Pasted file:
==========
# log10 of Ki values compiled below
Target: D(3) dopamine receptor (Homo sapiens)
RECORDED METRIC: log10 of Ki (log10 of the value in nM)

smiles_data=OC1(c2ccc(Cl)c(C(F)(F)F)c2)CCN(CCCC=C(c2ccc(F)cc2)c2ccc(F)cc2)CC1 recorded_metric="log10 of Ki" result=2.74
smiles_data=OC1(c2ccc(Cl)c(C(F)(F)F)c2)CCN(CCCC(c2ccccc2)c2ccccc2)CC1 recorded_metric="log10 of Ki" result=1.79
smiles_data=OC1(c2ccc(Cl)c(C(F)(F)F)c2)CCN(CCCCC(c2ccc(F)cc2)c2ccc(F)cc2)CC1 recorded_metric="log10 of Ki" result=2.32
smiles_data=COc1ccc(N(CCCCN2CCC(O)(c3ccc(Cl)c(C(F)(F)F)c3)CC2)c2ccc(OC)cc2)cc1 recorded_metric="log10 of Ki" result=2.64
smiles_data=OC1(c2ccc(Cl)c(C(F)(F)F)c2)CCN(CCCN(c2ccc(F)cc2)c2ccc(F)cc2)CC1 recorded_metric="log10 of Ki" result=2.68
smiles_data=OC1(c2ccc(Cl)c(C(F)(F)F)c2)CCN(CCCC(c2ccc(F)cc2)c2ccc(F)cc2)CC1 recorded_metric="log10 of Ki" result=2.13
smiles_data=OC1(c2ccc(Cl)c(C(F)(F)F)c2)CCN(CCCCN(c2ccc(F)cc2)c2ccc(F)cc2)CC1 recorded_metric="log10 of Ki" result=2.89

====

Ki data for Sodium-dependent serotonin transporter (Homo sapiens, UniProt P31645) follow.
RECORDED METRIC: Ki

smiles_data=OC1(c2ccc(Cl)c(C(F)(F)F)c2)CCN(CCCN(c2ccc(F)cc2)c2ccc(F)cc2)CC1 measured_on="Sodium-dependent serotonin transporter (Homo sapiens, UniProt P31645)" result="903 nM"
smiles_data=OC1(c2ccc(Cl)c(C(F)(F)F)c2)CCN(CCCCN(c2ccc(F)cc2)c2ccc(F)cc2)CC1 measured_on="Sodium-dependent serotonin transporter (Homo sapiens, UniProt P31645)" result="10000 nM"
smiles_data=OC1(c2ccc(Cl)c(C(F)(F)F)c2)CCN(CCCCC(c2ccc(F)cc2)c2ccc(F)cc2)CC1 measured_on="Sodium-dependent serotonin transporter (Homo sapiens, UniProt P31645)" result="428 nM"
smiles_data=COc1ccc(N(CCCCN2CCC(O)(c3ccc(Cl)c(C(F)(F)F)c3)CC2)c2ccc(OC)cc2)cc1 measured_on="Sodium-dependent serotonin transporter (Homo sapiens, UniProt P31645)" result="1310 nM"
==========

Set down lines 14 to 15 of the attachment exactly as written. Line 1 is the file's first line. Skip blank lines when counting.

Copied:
smiles_data=OC1(c2ccc(Cl)c(C(F)(F)F)c2)CCN(CCCN(c2ccc(F)cc2)c2ccc(F)cc2)CC1 measured_on="Sodium-dependent serotonin transporter (Homo sapiens, UniProt P31645)" result="903 nM"
smiles_data=OC1(c2ccc(Cl)c(C(F)(F)F)c2)CCN(CCCCN(c2ccc(F)cc2)c2ccc(F)cc2)CC1 measured_on="Sodium-dependent serotonin transporter (Homo sapiens, UniProt P31645)" result="10000 nM"